Someone out there thinks you're nervous, maybe even paranoid.
They hope that concern about things that go bump in the night will have you lusting for military-grade night-vision cameras to guard your home.
They're sure the fear that Fido, Grandpa or little Jimmy will slip out the back gate and wander off has you primed to buy a clip-on GPS tracking device.
And they have no doubt that the threat of fire has you wishing for a fireproof external hard drive for your computer.
Whether worry will lead consumers to purchase high-tech protection remains to be seen. But it was all there for the taking at the recent Consumer Electronics Show in Las Vegas.
The four-day tradeshow for the $155 billion consumer electronics industry had about 140,000 attendees and 2,700 electronics manufacturers.
Thousands of products and prototypes debut at the show each year. A few, such as HDTV, become blockbusters. Some enjoy moderate success. Many never make it to mass production.
FLIR Systems, a military and corporate security company based in Oregon, was at the expo to debunk the idea that night-vision technology, developed for the military and law enforcement, is out of the reach of homeowners. The cameras FLIR will be displaying have dropped into the $2,500 range.
"Three years ago, these were $15,000 cameras that we sold to airports and other facilities with special security needs," said FLIR spokesman Bill Klink.
Lately, he said, the company has been looking for new markets, initially targeting smaller businesses such as marinas that want security without being lit up like used-car lots.
"We've been surprised by the amount of interest in residential security," Klink said. "Mostly it's been higher-end residential."
The cameras produce a black-and-white image of people and buildings. Technically known as thermal-imaging cameras, they produce images in daylight as well as in the dark.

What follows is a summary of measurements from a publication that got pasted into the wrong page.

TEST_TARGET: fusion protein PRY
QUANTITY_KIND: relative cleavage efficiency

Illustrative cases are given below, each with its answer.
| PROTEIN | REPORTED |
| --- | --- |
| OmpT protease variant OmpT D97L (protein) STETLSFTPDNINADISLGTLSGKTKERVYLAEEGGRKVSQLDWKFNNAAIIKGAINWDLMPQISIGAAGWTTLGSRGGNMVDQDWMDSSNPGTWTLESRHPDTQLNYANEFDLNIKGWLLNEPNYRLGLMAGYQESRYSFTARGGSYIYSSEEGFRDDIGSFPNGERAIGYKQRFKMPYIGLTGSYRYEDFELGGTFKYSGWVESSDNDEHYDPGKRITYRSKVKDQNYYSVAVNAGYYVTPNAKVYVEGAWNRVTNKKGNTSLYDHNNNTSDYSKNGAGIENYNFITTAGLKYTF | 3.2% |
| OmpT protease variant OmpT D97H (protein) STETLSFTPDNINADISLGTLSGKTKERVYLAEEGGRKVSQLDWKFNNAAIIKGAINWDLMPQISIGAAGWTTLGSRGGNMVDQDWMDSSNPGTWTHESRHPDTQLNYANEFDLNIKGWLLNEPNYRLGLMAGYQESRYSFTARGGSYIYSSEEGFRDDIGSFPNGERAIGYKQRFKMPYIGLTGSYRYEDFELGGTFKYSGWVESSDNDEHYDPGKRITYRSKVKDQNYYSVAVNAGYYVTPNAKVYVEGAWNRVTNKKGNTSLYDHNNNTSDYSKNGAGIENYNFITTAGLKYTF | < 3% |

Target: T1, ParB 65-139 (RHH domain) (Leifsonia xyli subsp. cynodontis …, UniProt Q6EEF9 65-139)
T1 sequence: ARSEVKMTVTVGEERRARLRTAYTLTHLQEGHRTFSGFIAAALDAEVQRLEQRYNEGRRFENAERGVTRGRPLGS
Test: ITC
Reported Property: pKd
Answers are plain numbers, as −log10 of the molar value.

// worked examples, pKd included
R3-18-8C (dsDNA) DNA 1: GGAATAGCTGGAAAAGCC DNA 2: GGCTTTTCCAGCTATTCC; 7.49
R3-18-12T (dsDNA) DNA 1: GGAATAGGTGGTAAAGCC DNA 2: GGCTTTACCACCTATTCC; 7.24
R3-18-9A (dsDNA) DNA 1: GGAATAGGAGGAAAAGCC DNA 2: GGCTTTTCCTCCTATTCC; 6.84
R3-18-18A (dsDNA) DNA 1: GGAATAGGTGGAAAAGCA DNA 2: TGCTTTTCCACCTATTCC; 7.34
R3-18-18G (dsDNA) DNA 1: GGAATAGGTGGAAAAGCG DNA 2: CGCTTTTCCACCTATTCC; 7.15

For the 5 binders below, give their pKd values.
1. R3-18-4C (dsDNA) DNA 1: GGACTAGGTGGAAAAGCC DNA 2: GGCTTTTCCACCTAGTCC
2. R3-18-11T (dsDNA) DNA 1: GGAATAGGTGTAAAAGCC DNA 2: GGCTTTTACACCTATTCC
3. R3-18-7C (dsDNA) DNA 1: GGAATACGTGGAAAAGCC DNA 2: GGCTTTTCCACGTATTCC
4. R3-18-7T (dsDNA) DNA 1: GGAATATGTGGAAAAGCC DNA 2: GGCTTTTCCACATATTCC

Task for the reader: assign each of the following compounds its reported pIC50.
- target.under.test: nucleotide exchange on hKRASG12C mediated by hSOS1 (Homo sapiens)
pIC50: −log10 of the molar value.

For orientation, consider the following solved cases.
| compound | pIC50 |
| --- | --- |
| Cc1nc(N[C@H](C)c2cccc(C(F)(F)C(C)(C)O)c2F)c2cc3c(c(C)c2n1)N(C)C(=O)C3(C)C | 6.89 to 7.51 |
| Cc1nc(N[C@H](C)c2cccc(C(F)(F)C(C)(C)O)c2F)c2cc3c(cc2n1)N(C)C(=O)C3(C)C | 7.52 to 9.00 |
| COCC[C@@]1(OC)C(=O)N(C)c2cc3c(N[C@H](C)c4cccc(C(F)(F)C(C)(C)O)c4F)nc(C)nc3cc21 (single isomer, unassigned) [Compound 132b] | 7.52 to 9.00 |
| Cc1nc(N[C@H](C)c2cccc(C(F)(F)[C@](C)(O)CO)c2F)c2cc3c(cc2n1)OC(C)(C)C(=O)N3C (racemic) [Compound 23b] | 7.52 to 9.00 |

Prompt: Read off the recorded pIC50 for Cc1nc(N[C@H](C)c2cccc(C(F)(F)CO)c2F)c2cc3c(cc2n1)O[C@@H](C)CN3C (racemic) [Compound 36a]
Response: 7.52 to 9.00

In a video on the company's Web site, flir.com, a figure walking across a street is clearly seen to be a man, though facial features, skin color and other details cannot be discerned.
Klink said that lack of detail is sometimes an advantage. The company sold thermal-imaging cameras to a celebrity who wanted security and privacy but not cutting-edge pictures.
"He didn't want video from his security system turning up on the Internet," Klink said.
The movement of electronics companies into the home security market is supply-driven more than demand-driven, said Mike Paxton, an analyst with Arizona-based market research firm In-Stat.
"I don't think consumers feel less secure than they did two years ago," Paxton said. "During the last six months, we've seen an emerging trend of corporate security vendors pushing their products toward consumers."
Paxton said it's too soon to know whether industrial security companies will be successful in the consumer marketplace.
San Diego resident Glenn Busch agrees that the current crop of security gadgets probably reflects falling prices of technology. But he said changes in society's comfort level also are in play.
Busch is head of investor relations for Location Based Technologies of Anaheim, Calif., which has introduced a small tracking device that can be clipped onto a child's coat or a pet's collar.
"I think it's a combination of the technology and the times we live in," Busch said. "When I was growing up, we would ride around on our bikes all day and I'd go home when my mother rang a bell. Today, with two-career families, parents want to know where their children are at all times."